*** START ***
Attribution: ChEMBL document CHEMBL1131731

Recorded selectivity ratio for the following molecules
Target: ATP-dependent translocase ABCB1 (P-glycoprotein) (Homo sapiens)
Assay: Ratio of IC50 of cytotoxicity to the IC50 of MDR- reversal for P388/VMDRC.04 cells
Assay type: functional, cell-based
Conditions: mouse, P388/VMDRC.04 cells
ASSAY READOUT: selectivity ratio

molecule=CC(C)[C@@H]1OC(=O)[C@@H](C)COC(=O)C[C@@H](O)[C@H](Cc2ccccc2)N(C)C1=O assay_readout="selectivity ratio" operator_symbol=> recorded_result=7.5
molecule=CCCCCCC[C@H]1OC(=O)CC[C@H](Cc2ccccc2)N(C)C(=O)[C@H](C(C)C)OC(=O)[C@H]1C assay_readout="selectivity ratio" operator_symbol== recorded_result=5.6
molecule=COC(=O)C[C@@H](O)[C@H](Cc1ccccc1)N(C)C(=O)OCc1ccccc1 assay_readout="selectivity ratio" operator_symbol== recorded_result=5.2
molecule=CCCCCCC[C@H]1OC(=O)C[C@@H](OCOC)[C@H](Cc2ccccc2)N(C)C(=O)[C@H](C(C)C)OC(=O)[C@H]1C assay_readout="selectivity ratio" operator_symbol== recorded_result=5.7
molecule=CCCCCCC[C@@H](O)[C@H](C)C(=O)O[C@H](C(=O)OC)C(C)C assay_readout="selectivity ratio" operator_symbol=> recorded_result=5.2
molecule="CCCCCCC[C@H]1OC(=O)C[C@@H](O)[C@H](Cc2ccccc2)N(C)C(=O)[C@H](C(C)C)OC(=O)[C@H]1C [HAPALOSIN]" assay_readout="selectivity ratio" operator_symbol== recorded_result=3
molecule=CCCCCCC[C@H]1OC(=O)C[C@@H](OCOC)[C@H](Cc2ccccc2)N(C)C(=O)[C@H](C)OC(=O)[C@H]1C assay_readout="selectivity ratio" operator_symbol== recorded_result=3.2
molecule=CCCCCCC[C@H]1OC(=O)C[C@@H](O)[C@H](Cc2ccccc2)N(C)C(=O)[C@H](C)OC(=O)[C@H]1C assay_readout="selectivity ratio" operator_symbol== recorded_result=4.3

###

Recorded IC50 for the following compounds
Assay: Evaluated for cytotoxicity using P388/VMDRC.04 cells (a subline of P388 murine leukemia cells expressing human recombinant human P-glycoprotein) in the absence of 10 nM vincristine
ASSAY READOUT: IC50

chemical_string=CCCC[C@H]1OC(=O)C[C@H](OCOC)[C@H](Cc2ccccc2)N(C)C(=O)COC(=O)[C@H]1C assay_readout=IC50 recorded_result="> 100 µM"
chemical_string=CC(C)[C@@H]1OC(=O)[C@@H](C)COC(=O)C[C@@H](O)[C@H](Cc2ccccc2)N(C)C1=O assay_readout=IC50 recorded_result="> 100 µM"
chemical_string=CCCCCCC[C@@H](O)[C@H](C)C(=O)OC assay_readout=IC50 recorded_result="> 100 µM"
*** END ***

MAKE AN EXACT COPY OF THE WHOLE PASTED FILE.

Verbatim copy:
Attribution: ChEMBL document CHEMBL1131731

Recorded selectivity ratio for the following molecules
Target: ATP-dependent translocase ABCB1 (P-glycoprotein) (Homo sapiens)
Assay: Ratio of IC50 of cytotoxicity to the IC50 of MDR- reversal for P388/VMDRC.04 cells
Assay type: functional, cell-based
Conditions: mouse, P388/VMDRC.04 cells
ASSAY READOUT: selectivity ratio

molecule=CC(C)[C@@H]1OC(=O)[C@@H](C)COC(=O)C[C@@H](O)[C@H](Cc2ccccc2)N(C)C1=O assay_readout="selectivity ratio" operator_symbol=> recorded_result=7.5
molecule=CCCCCCC[C@H]1OC(=O)CC[C@H](Cc2ccccc2)N(C)C(=O)[C@H](C(C)C)OC(=O)[C@H]1C assay_readout="selectivity ratio" operator_symbol== recorded_result=5.6
molecule=COC(=O)C[C@@H](O)[C@H](Cc1ccccc1)N(C)C(=O)OCc1ccccc1 assay_readout="selectivity ratio" operator_symbol== recorded_result=5.2
molecule=CCCCCCC[C@H]1OC(=O)C[C@@H](OCOC)[C@H](Cc2ccccc2)N(C)C(=O)[C@H](C(C)C)OC(=O)[C@H]1C assay_readout="selectivity ratio" operator_symbol== recorded_result=5.7
molecule=CCCCCCC[C@@H](O)[C@H](C)C(=O)O[C@H](C(=O)OC)C(C)C assay_readout="selectivity ratio" operator_symbol=> recorded_result=5.2
molecule="CCCCCCC[C@H]1OC(=O)C[C@@H](O)[C@H](Cc2ccccc2)N(C)C(=O)[C@H](C(C)C)OC(=O)[C@H]1C [HAPALOSIN]" assay_readout="selectivity ratio" operator_symbol== recorded_result=3
molecule=CCCCCCC[C@H]1OC(=O)C[C@@H](OCOC)[C@H](Cc2ccccc2)N(C)C(=O)[C@H](C)OC(=O)[C@H]1C assay_readout="selectivity ratio" operator_symbol== recorded_result=3.2
molecule=CCCCCCC[C@H]1OC(=O)C[C@@H](O)[C@H](Cc2ccccc2)N(C)C(=O)[C@H](C)OC(=O)[C@H]1C assay_readout="selectivity ratio" operator_symbol== recorded_result=4.3

###

Recorded IC50 for the following compounds
Assay: Evaluated for cytotoxicity using P388/VMDRC.04 cells (a subline of P388 murine leukemia cells expressing human recombinant human P-glycoprotein) in the absence of 10 nM vincristine
ASSAY READOUT: IC50

chemical_string=CCCC[C@H]1OC(=O)C[C@H](OCOC)[C@H](Cc2ccccc2)N(C)C(=O)COC(=O)[C@H]1C assay_readout=IC50 recorded_result="> 100 µM"
chemical_string=CC(C)[C@@H]1OC(=O)[C@@H](C)COC(=O)C[C@@H](O)[C@H](Cc2ccccc2)N(C)C1=O assay_readout=IC50 recorded_result="> 100 µM"
chemical_string=CCCCCCC[C@@H](O)[C@H](C)C(=O)OC assay_readout=IC50 recorded_result="> 100 µM"